In today’s story, reach back to the fundamental core of My Little Pony: The fertile imagination of horse-loving children.
How Equestria Was Made
[Tragedy] [Sad] [Human] • 14,778 words
The base and the glass are no different from any other snow globe, but it holds an endless void inside it. When two young sisters jokingly request for it to show them its magic, it gives them the power to fill it as they please. Within that dimension, they might as well be goddesses–but to the world at large, they’re still confused, frightened children.
The younger sister, bitter and lonely, thinks it’s a chance to make a better world than our own. The elder sister just feels responsible for protecting the innocent pastel quadrupeds they’ve created. But can two children really be the goddesses the pony race needs? And when monsters begin to threaten the ponies, what must the sisters sacrifice to create the Equestria they dream of?
FROM THE CURATORS: We speak from experience when we say that this story will surprise you. “I’ve just never seen a creation fic done like this before,” Present Perfect said. “I’ve seen humans as princess-goddesses, I’ve seen Celestia and Luna make Equestria, but this is in a league of its own.”
Even though How Equestria Was Made quickly earned comparisons to our previous feature In The Place The Wild Horses Sleep, the surface similarities — children’s imagination letting them construct and enter a magical land of ponies — conceal a wealth of surprising yet smooth worldbuilding. “Far too often, we see ‘six virtues’ crop up in a creation story and know where things are headed, and yet not once did I suspect that was the path the narrative was taking us on,” Present Perfect said, and Horizon agreed: “The story kept surprising me (in positive ways) with its mythological choices. The tale of Brunhild and Hearth Flame by itself makes this worthy of a feature.” Chris cited another of the story’s many novelties: “The entire Nightmare Moon reveal and resolution wasn’t just powerful, it was surprising and original, too.”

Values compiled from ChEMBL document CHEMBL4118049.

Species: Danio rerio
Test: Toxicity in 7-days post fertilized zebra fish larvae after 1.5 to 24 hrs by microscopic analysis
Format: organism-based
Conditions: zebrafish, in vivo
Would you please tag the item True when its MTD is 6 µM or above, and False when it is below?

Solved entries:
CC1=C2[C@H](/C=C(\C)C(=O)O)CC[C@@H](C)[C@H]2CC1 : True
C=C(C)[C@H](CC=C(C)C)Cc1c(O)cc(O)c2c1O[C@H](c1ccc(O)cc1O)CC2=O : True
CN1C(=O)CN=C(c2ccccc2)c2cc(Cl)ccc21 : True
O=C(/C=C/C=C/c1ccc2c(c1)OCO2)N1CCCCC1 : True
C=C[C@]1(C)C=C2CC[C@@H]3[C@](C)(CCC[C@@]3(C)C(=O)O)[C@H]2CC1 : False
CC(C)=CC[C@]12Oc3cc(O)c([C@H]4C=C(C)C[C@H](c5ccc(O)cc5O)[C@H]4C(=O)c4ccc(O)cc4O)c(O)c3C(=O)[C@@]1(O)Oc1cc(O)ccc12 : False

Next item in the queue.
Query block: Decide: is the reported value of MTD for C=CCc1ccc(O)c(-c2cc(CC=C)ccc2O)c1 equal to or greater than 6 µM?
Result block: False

But there was more here to like than just clever ideas, such as the authenticity of the children’s portrayal. “The relationship between the two sisters struck me as very real,” AugieDog said. “The way the two of them come together with all their faults and virtues to create, nurture, and interact with Equestria reminded me of a much more serious version of the ‘let’s pretend’ games my siblings and I used to play.” Serious indeed, as Horizon pointed out: “It deals effectively with some very adult questions of responsibility.”
What all that added up to was a small fic successfully executing on big themes. “This is really making me reconsider the relationship between fanfic, reader and author,” Present Perfect said. And while not every scene worked for every curator, “the ending blew any doubts I had right out of the water,” Chris said. “Here’s an author that mined genuine pathos from a couple of girls making ponies with a magic snow-globe. That’s amazing.”
Read on for our author interview, in which Feo Takahari discusses flowing stresses, memory lapses, and everything from Lemony Snicket to lemons.